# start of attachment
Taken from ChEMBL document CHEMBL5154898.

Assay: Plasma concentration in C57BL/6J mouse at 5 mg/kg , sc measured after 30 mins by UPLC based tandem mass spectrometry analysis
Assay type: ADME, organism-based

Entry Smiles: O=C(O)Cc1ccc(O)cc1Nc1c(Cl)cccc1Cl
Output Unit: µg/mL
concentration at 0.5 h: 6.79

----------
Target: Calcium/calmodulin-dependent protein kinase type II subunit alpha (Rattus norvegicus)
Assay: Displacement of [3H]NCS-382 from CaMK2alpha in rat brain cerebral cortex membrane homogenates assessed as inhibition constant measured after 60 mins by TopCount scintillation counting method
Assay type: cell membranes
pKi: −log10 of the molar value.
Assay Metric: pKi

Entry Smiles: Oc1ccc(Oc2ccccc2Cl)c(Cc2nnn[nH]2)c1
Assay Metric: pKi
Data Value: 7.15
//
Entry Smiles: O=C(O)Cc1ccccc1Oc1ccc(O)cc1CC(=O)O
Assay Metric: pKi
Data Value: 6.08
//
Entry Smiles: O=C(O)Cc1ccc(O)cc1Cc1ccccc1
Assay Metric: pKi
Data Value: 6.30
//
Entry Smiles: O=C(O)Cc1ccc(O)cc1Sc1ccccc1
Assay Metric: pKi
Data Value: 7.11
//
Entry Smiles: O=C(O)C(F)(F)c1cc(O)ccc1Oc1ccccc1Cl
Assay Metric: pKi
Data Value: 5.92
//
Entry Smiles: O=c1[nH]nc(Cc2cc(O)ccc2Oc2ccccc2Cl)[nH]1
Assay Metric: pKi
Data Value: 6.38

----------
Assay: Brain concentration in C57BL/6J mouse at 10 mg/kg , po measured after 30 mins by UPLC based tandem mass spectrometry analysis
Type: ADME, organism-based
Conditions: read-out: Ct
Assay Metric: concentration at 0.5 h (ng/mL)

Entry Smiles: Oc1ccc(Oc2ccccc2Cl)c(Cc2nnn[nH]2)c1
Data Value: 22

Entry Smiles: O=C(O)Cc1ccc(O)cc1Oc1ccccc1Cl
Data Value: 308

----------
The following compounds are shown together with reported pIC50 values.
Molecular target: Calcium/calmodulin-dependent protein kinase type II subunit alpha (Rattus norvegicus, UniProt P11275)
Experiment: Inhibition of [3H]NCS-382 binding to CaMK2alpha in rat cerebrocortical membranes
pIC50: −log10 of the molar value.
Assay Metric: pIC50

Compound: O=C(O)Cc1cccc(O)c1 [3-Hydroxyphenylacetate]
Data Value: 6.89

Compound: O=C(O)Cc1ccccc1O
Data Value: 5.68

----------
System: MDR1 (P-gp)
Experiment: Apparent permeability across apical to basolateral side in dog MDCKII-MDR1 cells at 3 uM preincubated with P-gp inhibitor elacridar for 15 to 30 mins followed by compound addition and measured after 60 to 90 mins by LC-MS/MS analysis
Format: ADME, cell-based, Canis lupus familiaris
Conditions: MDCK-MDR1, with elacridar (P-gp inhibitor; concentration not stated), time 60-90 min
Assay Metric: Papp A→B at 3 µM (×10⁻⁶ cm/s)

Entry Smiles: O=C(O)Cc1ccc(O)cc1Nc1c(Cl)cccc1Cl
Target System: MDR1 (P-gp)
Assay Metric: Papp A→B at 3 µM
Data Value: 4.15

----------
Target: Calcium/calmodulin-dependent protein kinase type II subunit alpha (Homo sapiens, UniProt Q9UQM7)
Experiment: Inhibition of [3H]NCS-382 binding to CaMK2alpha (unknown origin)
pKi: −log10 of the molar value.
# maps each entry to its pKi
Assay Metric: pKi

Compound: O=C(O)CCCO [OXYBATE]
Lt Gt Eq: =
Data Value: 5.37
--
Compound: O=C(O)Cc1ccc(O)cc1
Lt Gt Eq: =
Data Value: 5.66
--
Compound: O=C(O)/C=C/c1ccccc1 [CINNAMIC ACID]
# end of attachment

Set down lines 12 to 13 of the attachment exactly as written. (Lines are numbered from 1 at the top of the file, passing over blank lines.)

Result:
Assay Metric: pKi

Entry Smiles: Oc1ccc(Oc2ccccc2Cl)c(Cc2nnn[nH]2)c1